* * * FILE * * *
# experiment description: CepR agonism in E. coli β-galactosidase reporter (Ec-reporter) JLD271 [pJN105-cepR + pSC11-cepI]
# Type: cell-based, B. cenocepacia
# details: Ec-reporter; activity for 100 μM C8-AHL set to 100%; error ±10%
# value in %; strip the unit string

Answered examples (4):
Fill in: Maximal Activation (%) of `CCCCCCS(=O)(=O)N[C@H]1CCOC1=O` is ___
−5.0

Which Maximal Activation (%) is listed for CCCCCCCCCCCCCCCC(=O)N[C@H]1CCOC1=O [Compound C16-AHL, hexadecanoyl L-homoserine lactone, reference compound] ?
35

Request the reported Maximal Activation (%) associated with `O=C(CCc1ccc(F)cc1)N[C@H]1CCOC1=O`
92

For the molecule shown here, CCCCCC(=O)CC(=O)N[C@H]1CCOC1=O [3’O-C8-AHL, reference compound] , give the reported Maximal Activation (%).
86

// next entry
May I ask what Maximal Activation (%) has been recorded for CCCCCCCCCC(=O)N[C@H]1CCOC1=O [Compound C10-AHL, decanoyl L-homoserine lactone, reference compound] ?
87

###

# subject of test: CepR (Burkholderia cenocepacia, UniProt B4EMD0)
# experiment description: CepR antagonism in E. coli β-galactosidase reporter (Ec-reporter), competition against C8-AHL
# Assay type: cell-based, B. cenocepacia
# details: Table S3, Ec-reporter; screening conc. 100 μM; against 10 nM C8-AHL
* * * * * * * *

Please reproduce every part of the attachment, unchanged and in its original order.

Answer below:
# experiment description: CepR agonism in E. coli β-galactosidase reporter (Ec-reporter) JLD271 [pJN105-cepR + pSC11-cepI]
# Type: cell-based, B. cenocepacia
# details: Ec-reporter; activity for 100 μM C8-AHL set to 100%; error ±10%
# value in %; strip the unit string

Answered examples (4):
Fill in: Maximal Activation (%) of `CCCCCCS(=O)(=O)N[C@H]1CCOC1=O` is ___
−5.0

Which Maximal Activation (%) is listed for CCCCCCCCCCCCCCCC(=O)N[C@H]1CCOC1=O [Compound C16-AHL, hexadecanoyl L-homoserine lactone, reference compound] ?
35

Request the reported Maximal Activation (%) associated with `O=C(CCc1ccc(F)cc1)N[C@H]1CCOC1=O`
92

For the molecule shown here, CCCCCC(=O)CC(=O)N[C@H]1CCOC1=O [3’O-C8-AHL, reference compound] , give the reported Maximal Activation (%).
86

// next entry
May I ask what Maximal Activation (%) has been recorded for CCCCCCCCCC(=O)N[C@H]1CCOC1=O [Compound C10-AHL, decanoyl L-homoserine lactone, reference compound] ?
87

###

# subject of test: CepR (Burkholderia cenocepacia, UniProt B4EMD0)
# experiment description: CepR antagonism in E. coli β-galactosidase reporter (Ec-reporter), competition against C8-AHL
# Assay type: cell-based, B. cenocepacia
# details: Table S3, Ec-reporter; screening conc. 100 μM; against 10 nM C8-AHL